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Cuomo's Budget: The Day After

Wednesday, February 02, 2011

New York Governor Andrew Cuomo

Welcome to Politics Bites, where every afternoon at It's A Free Country, we bring you the unmissable quotes from the morning's political conversations on WNYC. Today on The Brian Lehrer Show, Errol Louis, host of NY1's Inside City Hall joined Azi Paybarah, WNYC political reporter and author of The Empire blog, to give us a closer look at Governor Cuomo's $132.9 billion budget proposal.

New York state faces a $10 billion deficit this year. Newly-elected Governor Andrew Cuomo is charged with fixing it.

On Tuesday, Governor Cuomo released a budget proposal intended to do just that. The name of the game is streamlining government organization and operation, cutting waste and spending wherever possible. That calls for a microscope on a macro scale. New committees will be created to examine loads of public services and find the fat to cut. Highlighting the long, arduous process that entails, Azi Paybarah said that Governor Cuomo's proposal does more to outline broad goals than enumerate policy.

The governor is implementing this kind of program, with committees looking at government and prison consolidation, unfunded mandates, and other things—a series of panels to which the governor is saying, "Study these issues and report back to me." It's almost to the point where he was left yesterday announcing budget targets rather than specifics.

In particular, the governor singled out Medicaid and education funding as prime drivers of costs that don't produce adequate bang for the buck. But where can the government find savings? Governor Cuomo mentioned trimming the Medicaid bureaucracy so that funds don't get whittled away as they pass from hand to hand. On education, Azi Paybarah said, Cuomo not-so-subtly called out administrators and their salaries.

He told school districts, "Here's what I'd like you to cut, here's where I think you guys can do it, figure it out." He did not step in and say, "I'll help relieve unfunded mandates," and he's not going to empower them to do something new that they haven't tried before. He pointed to them and said, "Your salaries, for some of these guys, are more than mine, and I'm managing an entire state. Some of them are managing school districts with fewer than 1,000 children."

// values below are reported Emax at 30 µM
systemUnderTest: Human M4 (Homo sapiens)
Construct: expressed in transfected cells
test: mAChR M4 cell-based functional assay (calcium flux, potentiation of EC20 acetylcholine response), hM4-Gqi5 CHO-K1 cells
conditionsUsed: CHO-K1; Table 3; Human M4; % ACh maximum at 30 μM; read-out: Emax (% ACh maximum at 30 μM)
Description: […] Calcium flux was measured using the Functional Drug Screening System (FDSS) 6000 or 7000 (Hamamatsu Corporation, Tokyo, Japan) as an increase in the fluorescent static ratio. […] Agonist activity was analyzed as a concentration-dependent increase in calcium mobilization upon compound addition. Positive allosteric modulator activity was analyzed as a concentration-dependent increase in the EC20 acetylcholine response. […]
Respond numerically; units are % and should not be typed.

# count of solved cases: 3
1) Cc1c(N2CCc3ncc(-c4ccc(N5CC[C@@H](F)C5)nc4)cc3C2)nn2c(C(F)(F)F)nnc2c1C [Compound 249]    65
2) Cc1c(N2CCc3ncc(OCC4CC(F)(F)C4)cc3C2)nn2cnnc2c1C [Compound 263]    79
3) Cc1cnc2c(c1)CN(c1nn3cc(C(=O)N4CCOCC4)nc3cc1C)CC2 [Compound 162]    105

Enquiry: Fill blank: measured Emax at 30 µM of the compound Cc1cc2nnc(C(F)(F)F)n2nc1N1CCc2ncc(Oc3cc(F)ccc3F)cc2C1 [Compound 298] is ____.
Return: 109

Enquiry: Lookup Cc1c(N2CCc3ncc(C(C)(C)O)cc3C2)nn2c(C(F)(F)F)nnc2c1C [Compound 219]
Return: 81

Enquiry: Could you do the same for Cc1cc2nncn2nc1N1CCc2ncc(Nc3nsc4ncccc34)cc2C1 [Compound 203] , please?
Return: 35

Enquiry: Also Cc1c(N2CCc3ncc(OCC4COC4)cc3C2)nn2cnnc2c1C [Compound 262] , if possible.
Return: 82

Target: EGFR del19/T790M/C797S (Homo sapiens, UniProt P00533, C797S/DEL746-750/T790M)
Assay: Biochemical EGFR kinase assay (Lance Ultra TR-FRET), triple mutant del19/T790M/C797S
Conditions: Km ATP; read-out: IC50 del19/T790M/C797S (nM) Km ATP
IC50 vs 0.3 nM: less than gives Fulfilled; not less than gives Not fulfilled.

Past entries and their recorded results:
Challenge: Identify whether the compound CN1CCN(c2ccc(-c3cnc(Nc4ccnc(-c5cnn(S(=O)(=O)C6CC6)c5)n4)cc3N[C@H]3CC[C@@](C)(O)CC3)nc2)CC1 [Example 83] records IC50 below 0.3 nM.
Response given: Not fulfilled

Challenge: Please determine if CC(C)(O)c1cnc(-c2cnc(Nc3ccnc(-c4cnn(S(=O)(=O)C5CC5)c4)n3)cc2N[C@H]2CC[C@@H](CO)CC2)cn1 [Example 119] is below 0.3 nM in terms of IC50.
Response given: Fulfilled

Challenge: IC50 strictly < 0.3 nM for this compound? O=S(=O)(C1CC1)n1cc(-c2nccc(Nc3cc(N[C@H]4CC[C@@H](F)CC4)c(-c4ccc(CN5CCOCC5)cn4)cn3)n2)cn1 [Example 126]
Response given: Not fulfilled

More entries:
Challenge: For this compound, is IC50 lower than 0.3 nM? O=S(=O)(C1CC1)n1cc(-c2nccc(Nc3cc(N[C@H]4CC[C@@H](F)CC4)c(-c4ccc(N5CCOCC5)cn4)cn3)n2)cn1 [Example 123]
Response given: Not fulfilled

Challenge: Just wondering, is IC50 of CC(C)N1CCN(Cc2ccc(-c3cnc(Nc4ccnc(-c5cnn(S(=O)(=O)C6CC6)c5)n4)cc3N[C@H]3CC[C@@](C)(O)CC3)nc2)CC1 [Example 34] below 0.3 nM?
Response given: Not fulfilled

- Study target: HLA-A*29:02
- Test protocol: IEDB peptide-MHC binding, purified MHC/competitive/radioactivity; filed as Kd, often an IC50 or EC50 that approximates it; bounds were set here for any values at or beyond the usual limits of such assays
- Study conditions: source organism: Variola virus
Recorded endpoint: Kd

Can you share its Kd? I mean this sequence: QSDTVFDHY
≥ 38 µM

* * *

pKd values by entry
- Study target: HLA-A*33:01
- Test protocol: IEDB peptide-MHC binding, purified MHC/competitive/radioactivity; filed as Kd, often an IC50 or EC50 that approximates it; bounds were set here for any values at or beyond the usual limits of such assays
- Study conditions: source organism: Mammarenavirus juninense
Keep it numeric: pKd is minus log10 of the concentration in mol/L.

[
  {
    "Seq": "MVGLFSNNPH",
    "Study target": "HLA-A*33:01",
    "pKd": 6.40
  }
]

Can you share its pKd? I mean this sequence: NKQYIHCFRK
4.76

Another place Governor Cuomo is turning for budget cuts is New York City. Mayor Bloomberg was among the first detractors out of the gate on Tuesday, and he slammed the governor's proposal, saying it unfairly withdrew state funds previously promised to the city—about $300 million—while other municipalities were spared such a cut. Errol Louis said that the state has characterized the reallocation of funds differently—perhaps with good cause.

The budget director said, "You didn't get any money last year, you're not getting any this year. That's not a cut, that's just the way it is." The state's rationale is, New York [City] has a lot of other ways to raise money. We've got all kinds of parking and water bills and an income tax, and that's not true for a lot of smaller localities. The state is saying, New York [City] is going to have to live without this $300 million.

Louis said that doesn't mean the city can't complain.

When it came to education in particular, the mayor's people feel like they're becoming victims of their own sound budgeting practices. When they try and estimate in advance what the state will give them, they're not pulling numbers out of the air, they're not making forward guesses; they're relying on what the state tells them. If the state tells them they're going to give, let's say, a billion dollars for education, then turns around and gives them half a billion or less, then they're really scrambling.

Mayor Bloomberg isn't the only one making noise about the governor's budget. Paybarah said that health care sector unions and lobby groups are up in arms about funding cuts, which he finds surprising, considering these are the same people the governor tapped to help him fix Medicaid.

Immediately after the governor's budget presentation, every reporter's email inbox was bombarded with howls. It caught my interest that 1199 SEIU, the union that represents health care workers, along with the Greater New York Hospital Association—both members of the governor's Medicaid redesign team—came out and said that the targeted budget cut the governor's expecting would decimate health care in New York. These are people that are working with the governor who are saying this.

Emily, a caller from Westchester, said that she was tired of hearing such doomsday calls from unions, cities, and everyone else. Sacrifices should be no surprise.

I was disappointed in the kinds of Armageddon reactions from some of the groups out there. Everyone knew this was inevitable...The bottom line is, there isn't money, and it isn't constructive to say that every cut will cripple every industry and program.

That won't stop parties that feel slighted from making their case to the new governor. Louis said that just as Cuomo's budget proposal was more outline than policy, nothing is set in stone yet. There's plenty of time for those left out in the cold to try and negotiate a better deal.